The brown signs directing tourists to Snibston Discovery Museum disappeared within days of the judicial review allowing Leicestershire County Council to close it. At Hoo Ash Island, traffic from the A42 is now directed along the A511 Coalville by-pass to ‘other tourist attractions’.
A casual traveller, looking for somewhere interesting to stop, might never find out what these are. Where are the brown signs to the Century Theatre? Snibston Country Park is still open. Where are the signs to its arboretum, wildlife walks and match-day fishing ponds? Coalville is supposed to be part of the National Forest. Where are the signs to the 'Nature Alive' park at the back of Aldi and the ‘Urban Forest' off Ashby Road? Coalville's famous "Victoria Bikers Pub" has a sign, but even this is invisible to traffic coming from Ashby, Burton and Birmingham.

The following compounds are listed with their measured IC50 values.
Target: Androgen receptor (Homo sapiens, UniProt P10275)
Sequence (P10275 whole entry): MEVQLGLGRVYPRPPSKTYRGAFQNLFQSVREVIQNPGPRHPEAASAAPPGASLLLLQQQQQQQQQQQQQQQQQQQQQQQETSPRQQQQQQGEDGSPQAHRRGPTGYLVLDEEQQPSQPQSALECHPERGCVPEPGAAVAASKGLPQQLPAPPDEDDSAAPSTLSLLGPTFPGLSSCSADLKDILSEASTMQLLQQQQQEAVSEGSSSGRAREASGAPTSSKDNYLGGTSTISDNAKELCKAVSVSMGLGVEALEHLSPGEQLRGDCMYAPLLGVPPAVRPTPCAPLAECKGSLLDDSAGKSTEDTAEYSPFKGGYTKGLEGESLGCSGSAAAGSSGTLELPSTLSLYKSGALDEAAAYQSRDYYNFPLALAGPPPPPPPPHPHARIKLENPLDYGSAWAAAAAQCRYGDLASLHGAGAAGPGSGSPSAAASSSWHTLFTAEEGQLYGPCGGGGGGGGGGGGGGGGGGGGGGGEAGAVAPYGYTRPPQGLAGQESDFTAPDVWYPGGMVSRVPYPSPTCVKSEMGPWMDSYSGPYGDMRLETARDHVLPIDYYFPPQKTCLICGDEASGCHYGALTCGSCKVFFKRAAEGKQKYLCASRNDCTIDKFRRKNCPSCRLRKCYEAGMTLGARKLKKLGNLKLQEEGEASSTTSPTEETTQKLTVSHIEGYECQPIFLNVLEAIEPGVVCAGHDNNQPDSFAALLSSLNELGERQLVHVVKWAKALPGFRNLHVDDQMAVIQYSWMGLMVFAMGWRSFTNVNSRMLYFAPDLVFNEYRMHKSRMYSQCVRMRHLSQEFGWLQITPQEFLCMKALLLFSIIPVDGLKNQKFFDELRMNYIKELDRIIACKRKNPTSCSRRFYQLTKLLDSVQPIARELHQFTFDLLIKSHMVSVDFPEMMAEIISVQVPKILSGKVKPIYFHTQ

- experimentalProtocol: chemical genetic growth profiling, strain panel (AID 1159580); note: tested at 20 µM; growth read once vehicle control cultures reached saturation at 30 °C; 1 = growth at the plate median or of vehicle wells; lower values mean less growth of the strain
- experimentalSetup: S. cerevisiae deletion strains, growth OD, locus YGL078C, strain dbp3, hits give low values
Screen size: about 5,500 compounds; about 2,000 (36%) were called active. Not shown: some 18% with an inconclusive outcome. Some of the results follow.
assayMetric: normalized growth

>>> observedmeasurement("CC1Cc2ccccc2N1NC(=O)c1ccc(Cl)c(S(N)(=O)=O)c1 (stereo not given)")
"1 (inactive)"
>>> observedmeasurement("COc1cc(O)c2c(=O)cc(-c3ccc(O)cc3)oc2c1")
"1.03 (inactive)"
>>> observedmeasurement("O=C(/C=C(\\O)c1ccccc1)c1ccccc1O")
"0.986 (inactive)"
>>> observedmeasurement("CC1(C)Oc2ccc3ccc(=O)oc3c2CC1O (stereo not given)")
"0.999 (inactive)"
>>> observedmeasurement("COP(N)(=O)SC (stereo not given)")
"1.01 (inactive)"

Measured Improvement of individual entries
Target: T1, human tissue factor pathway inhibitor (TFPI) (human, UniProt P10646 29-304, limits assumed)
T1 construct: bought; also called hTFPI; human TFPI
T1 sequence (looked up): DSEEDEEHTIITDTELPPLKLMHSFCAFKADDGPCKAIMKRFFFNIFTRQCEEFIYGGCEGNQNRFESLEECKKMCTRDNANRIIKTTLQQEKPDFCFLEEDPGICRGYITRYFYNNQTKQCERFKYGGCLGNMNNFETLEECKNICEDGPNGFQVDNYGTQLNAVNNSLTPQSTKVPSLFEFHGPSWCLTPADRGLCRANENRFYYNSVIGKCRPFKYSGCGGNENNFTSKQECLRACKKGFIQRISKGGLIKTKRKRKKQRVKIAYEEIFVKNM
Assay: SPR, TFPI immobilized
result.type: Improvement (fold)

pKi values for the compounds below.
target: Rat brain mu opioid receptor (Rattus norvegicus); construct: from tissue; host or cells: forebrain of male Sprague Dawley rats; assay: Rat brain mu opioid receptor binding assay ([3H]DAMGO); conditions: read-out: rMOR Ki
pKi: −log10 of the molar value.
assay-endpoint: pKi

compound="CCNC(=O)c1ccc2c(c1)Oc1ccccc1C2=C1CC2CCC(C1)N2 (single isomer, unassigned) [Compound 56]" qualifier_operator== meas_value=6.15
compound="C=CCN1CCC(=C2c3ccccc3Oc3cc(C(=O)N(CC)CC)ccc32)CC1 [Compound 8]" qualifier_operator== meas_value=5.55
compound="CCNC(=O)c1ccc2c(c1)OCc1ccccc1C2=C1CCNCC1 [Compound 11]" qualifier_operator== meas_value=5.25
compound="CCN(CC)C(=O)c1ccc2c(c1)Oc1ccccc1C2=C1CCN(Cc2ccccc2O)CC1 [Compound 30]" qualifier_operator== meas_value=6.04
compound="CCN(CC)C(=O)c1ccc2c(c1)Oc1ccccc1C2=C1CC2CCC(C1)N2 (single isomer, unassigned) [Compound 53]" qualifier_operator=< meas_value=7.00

Tourism brings £1.571billion into the Leicestershire economy and brown signs need to be part of an overall strategy. It takes a time to consult on Highways signs, design them and consult again. There can be months of manufacture before the new signs are delivered to the depot. The speed with which Snibston Museum was airbrushed from history suggests this process was well underway before the judge permitted LCC to go ahead with closing Leicestershire’s largest museum.
Cllr Richard Blunt, resident of South Staffs, Heritage Lead for LCC and Leader of Tory NWLeicestershire District Council used his 2015 election victory speech to announce his commitment to a “Coalville Project”.
The Tories final solution for our town appears to involve closing anything our community cares about and by-passing Coalville.